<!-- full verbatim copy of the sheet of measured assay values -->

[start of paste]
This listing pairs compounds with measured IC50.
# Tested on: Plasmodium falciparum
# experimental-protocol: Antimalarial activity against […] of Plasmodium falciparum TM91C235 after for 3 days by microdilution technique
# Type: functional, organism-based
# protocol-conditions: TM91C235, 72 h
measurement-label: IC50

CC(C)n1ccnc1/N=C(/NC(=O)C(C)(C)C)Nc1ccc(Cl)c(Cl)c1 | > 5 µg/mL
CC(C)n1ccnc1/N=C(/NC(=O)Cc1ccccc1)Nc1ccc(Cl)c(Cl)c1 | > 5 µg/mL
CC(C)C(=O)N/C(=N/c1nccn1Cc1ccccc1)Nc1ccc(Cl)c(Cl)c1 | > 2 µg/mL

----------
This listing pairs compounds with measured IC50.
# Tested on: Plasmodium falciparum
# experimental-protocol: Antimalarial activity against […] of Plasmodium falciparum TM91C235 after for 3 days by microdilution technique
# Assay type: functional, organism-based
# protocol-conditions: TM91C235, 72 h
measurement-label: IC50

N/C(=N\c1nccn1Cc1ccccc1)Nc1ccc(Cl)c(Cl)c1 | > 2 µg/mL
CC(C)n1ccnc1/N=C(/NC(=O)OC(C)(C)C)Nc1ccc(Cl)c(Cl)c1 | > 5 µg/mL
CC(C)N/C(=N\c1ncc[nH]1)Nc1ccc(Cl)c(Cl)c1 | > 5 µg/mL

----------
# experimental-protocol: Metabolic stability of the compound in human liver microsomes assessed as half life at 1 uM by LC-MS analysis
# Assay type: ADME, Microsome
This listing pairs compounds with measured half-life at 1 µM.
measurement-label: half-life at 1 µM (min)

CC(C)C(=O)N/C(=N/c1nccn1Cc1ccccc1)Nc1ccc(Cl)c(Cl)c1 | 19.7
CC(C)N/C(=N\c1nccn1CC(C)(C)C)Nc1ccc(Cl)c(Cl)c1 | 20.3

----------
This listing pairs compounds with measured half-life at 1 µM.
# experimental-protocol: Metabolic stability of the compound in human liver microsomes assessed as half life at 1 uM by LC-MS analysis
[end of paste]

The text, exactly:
This listing pairs compounds with measured IC50.
# Tested on: Plasmodium falciparum
# experimental-protocol: Antimalarial activity against […] of Plasmodium falciparum TM91C235 after for 3 days by microdilution technique
# Type: functional, organism-based
# protocol-conditions: TM91C235, 72 h
measurement-label: IC50

CC(C)n1ccnc1/N=C(/NC(=O)C(C)(C)C)Nc1ccc(Cl)c(Cl)c1 | > 5 µg/mL
CC(C)n1ccnc1/N=C(/NC(=O)Cc1ccccc1)Nc1ccc(Cl)c(Cl)c1 | > 5 µg/mL
CC(C)C(=O)N/C(=N/c1nccn1Cc1ccccc1)Nc1ccc(Cl)c(Cl)c1 | > 2 µg/mL

----------
This listing pairs compounds with measured IC50.
# Tested on: Plasmodium falciparum
# experimental-protocol: Antimalarial activity against […] of Plasmodium falciparum TM91C235 after for 3 days by microdilution technique
# Assay type: functional, organism-based
# protocol-conditions: TM91C235, 72 h
measurement-label: IC50

N/C(=N\c1nccn1Cc1ccccc1)Nc1ccc(Cl)c(Cl)c1 | > 2 µg/mL
CC(C)n1ccnc1/N=C(/NC(=O)OC(C)(C)C)Nc1ccc(Cl)c(Cl)c1 | > 5 µg/mL
CC(C)N/C(=N\c1ncc[nH]1)Nc1ccc(Cl)c(Cl)c1 | > 5 µg/mL

----------
# experimental-protocol: Metabolic stability of the compound in human liver microsomes assessed as half life at 1 uM by LC-MS analysis
# Assay type: ADME, Microsome
This listing pairs compounds with measured half-life at 1 µM.
measurement-label: half-life at 1 µM (min)

CC(C)C(=O)N/C(=N/c1nccn1Cc1ccccc1)Nc1ccc(Cl)c(Cl)c1 | 19.7
CC(C)N/C(=N\c1nccn1CC(C)(C)C)Nc1ccc(Cl)c(Cl)c1 | 20.3

----------
This listing pairs compounds with measured half-life at 1 µM.
# experimental-protocol: Metabolic stability of the compound in human liver microsomes assessed as half life at 1 uM by LC-MS analysis